The union-bosses-government working groups to discuss industrial relations reform have not delivered and the PM has signalled new IR laws before Christmas. Sarah Hathway argues union leaderships need to get prepared.
As spring exited into summer with record temperatures in much of New South Wales and South Australia, public support for strong action on the climate continues to grow. Margaret Gleeson reports.
While Kevin Rudd’s petition for a “strong” and “diverse” news media has proved to be very popular, Alex Bainbridge suggests a royal commission won't solve the fundamental problem.
Farmers have the potential to become carbon sequestration heroes but are being failed by the major parties, argues David Bell.
Communities and farmers say the billions being allocated on raising dam walls is not a “solution” to the latest drought or to long-term climate change. Tracey Carpenter reports.
The federal police is considering charging SAS soldiers for war crimes. Pip Hinman argues senior officers and politicians responsible for the Afghan war must also be held accountable.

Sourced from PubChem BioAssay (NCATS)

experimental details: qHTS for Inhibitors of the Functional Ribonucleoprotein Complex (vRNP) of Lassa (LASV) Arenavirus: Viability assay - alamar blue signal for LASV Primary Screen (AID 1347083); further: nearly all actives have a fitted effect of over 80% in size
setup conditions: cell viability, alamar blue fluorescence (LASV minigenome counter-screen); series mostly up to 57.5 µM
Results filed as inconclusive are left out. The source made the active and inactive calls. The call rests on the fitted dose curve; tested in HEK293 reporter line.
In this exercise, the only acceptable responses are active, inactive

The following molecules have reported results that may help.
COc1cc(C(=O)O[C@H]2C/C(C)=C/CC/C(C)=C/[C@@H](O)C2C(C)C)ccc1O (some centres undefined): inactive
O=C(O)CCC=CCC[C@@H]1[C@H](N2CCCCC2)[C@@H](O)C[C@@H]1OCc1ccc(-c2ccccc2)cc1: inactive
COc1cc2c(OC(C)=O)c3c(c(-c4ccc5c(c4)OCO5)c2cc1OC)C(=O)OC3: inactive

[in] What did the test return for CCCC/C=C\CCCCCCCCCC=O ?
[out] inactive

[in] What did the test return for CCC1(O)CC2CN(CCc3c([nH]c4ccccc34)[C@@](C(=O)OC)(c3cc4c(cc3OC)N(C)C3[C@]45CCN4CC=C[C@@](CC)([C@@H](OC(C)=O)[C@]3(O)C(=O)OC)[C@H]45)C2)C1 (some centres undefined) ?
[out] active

Australia’s political history is a dark tapestry, woven from the repeated redrafting of truth with a litany of political lies, writes Suzanne James.
The systematic running-down of public housing by governments over a few decades is not news. However, in Western Australia the situation has become particularly desperate, writes Sam Wainwright.
Jacob Andrewartha reports on concerns that state funding for new public, as distinct from social, housing has not been included in the Victorian government's housing plan.
Australia’s role in Afghanistan wasn’t a contribution to the cause of global peace or democracy: it helped destroy a country, argues Nick Riemer.